Marco vets hailed
- ‘You know, Purple said, ‘there are lot of them who are just white crosses now. They paid’
Among the pomp and ceremony that marked the Veterans Day ceremony Wednesday on Marco Island sat a group of VIPs among all the other VIPs.
They were a small group of World War II veterans, each of whom received an extra special token in the form of a tiny vial of sand scooped up from Omaha Beach, one of five five sectors of the Allied invasion of German-occupied France in the Normandy landings on June 6, 1944.
The vials were secured by veteran and American Legion Post 404 Commander Lee Rubenstein, and contain roughly the same number of grains of sand as the number of Allied casualties during that time – 4,414.
One of those WWII veterans was Chuck Purple, 90, a U.S. Navy coxswain who served in the South Pacific from 1943-1946.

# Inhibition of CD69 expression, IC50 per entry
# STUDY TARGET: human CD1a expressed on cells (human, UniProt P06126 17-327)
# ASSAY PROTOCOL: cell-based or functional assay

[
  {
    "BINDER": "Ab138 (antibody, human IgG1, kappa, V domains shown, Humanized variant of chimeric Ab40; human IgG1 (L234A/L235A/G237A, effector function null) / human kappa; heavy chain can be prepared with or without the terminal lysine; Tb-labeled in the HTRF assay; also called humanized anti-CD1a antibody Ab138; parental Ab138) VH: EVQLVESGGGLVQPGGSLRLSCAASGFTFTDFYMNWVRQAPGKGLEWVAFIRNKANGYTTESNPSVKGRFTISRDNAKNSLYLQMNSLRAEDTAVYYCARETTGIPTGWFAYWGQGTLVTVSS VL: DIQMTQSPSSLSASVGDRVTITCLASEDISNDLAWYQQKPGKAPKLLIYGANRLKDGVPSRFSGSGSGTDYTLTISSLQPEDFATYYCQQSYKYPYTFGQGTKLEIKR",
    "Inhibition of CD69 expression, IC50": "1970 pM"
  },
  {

Working as a winch operator loading and unloading ships, Purple originally tried to enlist when he was 17, but was rejected because of a problem with his right eye.
So he waited until he was 18, and was drafted.
“When they drafted, they didn’t care about things like that (his eye), they took everybody who had warm feet,” Purple said. “We were at war.”
As for the brotherhood that envelops veterans from any conflict you’d care to mention, Purple said he feels a kinship.
“I feel good for any veteran. You feel proud for a guy who’s a veteran. You feel close and patriotic to the other fellow; they all served and they all did what they had to do.”
At this stage, Purple paused, deep in thought.
“You know,” he said, “there are lot of them who are just white crosses now. They paid.”
The 11-11-11 ceremony at Veterans’ Community Park featured the National Anthem sung by Rose Kraemer, a civil air patrol fly-over, a POW-MIA ceremony, the reading of the names of Marco veterans who died in the past two years, patriotic songs by the Morning Musicians of Tommie Barfield Elementary School, music by the Marco Strummers and the special presentation of the Omaha Beach sand.
Guest speaker was Air Force Capt. Wayne O. Smith, a POW.
See a gallery of the ceremony on this website.